Being There

Anxiety can spiral quite rapidly.  It can catch you unawares of how bad it really is. When you realize it is also likely that your own anxiety levels will have risen, as you fear where the situation will end for your child. Sometimes drastic action needs to be taken. In this case I found I was unable to work with the thought that my child was unsafe from themselves, alone and in a complete darkness. Supporting them was the priority and the best way I could see, to do that, was to be physically present.

Giving up work is very difficult, yet for me staying at work was even harder. By staying at home it meant that there was usually someone around for the child. Getting to appointments was no longer rushed, or at the mercy of when I could get time off. What ever their sleep patterns, there was always someone to smile and say good morning; to acknowledge their existence; to ensure they were eating and taking their medication. Just being physically present was enough to support the child in finding the courage to take steps.

The way it most supported them was, when they wanted to talk, needed something or were experiencing difficulty, the child had someone available, someone who knew what was going on, and someone they could forge bonds of trust with. This is highly important, and the only way I have been able to do it was to be present in the quiet “nothing” times. This is when barriers are down and truth appears. As the parent I could not instigate a conversation or force it, it was solely driven by the child, but I created the space for it to happen. The environment was all I could “control”.

At times there will be no response. It doesn’t mean that you are not making a difference, it means that the child is unable to respond at that time. During the most difficult times, staying up till late was the only way to be physically present as their sleep patterns had become nocturnal. Whilst highly disruptive and unsustainable, the small snippets of interaction, shared at times, were worthwhile and did make a difference.  When unable to be present I would leave notes, close to a food source, colorful, to the point and with a smiley face or heart, to reaffirm that they are loved.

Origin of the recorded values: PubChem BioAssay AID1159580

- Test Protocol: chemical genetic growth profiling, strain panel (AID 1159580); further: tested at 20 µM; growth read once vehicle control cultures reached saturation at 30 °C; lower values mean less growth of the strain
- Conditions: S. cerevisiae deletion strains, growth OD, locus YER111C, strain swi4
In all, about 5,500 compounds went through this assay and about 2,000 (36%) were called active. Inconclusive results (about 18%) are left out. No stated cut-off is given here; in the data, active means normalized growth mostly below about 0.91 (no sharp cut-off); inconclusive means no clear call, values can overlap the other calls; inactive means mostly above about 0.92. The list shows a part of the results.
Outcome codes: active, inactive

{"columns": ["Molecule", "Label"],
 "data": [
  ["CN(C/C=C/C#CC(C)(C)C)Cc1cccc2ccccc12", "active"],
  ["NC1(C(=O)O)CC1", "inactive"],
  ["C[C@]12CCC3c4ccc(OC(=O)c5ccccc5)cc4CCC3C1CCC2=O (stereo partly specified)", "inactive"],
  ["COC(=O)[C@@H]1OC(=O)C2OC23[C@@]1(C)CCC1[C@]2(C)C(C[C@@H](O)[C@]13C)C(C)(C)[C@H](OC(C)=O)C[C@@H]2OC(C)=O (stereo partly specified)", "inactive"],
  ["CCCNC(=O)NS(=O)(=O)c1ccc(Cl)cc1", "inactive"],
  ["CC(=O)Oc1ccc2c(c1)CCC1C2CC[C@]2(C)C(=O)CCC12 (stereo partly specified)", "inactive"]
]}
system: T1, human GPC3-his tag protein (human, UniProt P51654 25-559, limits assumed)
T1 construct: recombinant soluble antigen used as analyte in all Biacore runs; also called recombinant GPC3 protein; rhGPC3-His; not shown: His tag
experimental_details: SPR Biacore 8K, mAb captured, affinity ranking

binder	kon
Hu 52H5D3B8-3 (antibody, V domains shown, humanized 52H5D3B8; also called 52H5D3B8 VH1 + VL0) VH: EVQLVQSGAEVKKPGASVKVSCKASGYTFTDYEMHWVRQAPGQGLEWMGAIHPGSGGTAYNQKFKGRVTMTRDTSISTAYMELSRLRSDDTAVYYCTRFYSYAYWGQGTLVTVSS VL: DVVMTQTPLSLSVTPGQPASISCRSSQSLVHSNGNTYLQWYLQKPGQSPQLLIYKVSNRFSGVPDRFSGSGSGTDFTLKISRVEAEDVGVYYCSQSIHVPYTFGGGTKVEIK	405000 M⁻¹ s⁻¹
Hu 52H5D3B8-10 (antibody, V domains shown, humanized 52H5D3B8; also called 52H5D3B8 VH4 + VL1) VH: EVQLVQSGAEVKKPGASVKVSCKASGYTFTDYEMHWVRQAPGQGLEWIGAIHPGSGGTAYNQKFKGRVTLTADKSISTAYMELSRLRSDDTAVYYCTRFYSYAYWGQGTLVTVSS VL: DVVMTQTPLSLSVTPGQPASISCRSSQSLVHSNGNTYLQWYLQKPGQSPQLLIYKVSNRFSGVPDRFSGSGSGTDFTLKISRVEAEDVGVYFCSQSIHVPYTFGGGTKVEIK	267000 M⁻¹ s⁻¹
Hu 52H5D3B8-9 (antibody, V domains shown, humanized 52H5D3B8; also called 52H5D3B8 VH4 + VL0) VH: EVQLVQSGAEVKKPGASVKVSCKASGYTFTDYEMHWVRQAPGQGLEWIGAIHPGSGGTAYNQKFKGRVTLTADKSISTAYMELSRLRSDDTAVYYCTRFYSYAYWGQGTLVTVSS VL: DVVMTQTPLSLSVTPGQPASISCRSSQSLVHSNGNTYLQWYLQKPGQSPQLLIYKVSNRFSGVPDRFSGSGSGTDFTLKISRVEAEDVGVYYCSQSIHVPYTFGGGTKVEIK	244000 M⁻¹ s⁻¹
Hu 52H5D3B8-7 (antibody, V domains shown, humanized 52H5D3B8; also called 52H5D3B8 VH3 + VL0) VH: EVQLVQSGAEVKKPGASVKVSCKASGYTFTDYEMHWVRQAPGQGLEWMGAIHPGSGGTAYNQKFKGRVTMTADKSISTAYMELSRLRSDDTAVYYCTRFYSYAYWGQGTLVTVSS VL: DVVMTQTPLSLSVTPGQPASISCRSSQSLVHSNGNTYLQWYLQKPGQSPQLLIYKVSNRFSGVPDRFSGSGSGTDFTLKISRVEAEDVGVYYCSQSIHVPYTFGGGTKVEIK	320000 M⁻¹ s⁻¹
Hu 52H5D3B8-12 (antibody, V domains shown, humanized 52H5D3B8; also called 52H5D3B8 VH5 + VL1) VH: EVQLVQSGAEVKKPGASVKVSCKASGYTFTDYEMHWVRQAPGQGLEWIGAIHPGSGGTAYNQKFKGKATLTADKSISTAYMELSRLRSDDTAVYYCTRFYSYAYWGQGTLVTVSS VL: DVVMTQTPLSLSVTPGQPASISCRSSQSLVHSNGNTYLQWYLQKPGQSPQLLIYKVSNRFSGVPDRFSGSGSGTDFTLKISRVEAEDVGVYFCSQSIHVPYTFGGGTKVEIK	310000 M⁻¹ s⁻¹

Impatience, questioning “am I doing enough?”, and fearing “it’s not making a difference, they’re getting worse” made frequent appearances. Being present wasn’t the only thing being done, appointments with specialists, medications, alternative therapies were also being used. I suggest doing a stock take of everything you are doing and quietly celebrate any positive change or step forward you discover, no matter how microscopic. The one certainty in life is Change!

Extended family can be more impatient and questioning. They do not always know how to support you or your child and can lack the insight to show support at times. They did not understand that being present is a part of finding a path to recovery, yet it is! Have the courage to trust your child and create the space and environment for them to learn to trust themselves.

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About R Congues

I am a parent of two children, one who has experienced severe anxiety that became disabling in all aspects of their life. I am a teacher of Maths, Science and Religious Education with a Masters in Special Needs Education; I am a qualified Reiki master, with a love of art and creative experience. I am not a professional in the fields of psychology or medicine. (If you are interested in these perspectives there are many internet sites to use.)This blog is not about recommending medications or specific treatments.
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